Defining a rich client application

The definition of a rich client application plug-in starts out similarly to the other plug-ins we've been studying. The only difference in the MANIFEST.MF file is that the list of required plug-ins is much smaller than we've been used to!

Manifest-Version: 1.0
Bundle-ManifestVersion: 2
Bundle-Name: %pluginName
Bundle-SymbolicName: org.eclipse.ui.examples.rcp.browser; singleton:=true
Bundle-Version: 3.3.0.qualifier
Bundle-ClassPath: browser.jar
Bundle-Activator: org.eclipse.ui.examples.rcp.browser.BrowserPlugin
Bundle-Vendor: %providerName
Bundle-Localization: plugin
Require-Bundle: org.eclipse.core.runtime,
 org.eclipse.ui
Eclipse-LazyStart: true

Up to now, we've contributed functionality to the platform workbench by declaring extensions that add elements to the workbench. In all of the plugin.xml content that we've reviewed so far, we've only looked at individual contributions to a workbench that is assumed to be there. On the rich client platform, there is no application already defined. Your rich client plug-in is the one responsible for specifying the class that should be executed when the platform is started. This is done in the org.eclipse.core.runtime.applications extension.

   <extension
         point="org.eclipse.core.runtime.applications"
         id="app"
         name="%appName">
      <application>
         <run
            class="org.eclipse.ui.examples.rcp.browser.BrowserApp">
         </run>
      </application>
   </extension>

In this extension, we specify the class that should be run when the platform is first started. This class must implement IApplication, which simply means that it must implement a start and stop method. The start method is responsible for creating the SWT display and starting up a workbench. The class PlatformUI implements convenience methods for performing these tasks.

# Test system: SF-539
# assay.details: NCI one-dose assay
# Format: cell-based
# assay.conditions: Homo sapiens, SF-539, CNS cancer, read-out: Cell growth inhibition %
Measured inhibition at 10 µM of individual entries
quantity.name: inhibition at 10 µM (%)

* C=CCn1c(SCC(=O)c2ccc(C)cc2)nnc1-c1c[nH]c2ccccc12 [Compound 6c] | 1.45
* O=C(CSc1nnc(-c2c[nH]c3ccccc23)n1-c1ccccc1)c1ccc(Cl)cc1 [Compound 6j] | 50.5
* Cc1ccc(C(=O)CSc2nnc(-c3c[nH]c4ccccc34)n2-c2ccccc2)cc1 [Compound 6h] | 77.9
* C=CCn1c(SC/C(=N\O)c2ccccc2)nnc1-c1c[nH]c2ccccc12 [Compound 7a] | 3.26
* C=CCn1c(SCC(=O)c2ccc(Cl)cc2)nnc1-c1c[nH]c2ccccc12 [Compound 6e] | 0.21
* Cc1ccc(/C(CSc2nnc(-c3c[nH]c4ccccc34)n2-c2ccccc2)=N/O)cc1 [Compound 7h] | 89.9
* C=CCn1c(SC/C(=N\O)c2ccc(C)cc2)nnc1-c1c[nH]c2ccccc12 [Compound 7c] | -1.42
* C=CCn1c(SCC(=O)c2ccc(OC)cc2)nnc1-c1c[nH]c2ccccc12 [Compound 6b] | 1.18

public Object start(IApplicationContext context) throws Exception {
		Display display = PlatformUI.createDisplay();
		try {
			int code = PlatformUI.createAndRunWorkbench(display,
					new BrowserAdvisor());
			// exit the application with an appropriate return code
			return code == PlatformUI.RETURN_RESTART
					? EXIT_RESTART
					: EXIT_OK;
		} finally {
			if (display != null)
				display.dispose();
		}
	}

The call to createAndRunWorkbench will not return until the workbench is closed. The SWT event loop and other low-level logistics are handled inside this method. At this stage, it's not so important that you understand the underlying mechanics in running an SWT application.

The stop method is used to force the application to shutdown. In the browser example the workbench is closed to force the application to shutdown.

	public void stop() {
		final IWorkbench workbench = PlatformUI.getWorkbench();
		if (workbench == null)
			return;
		final Display display = workbench.getDisplay();
		display.syncExec(new Runnable() {
			public void run() {
				if (!display.isDisposed())
					workbench.close();
			}
		});
	}

The call to syncExec will not return until the workbench is closed. This will force the application to exit and the call to createAndRunWorkbench to return.

This code can be copied to your rich client application with minimal changes. In fact, the hook for you to add your own functionality is the WorkbenchAdvisor that is passed as an argument when the workbench is created. Let's take a closer look.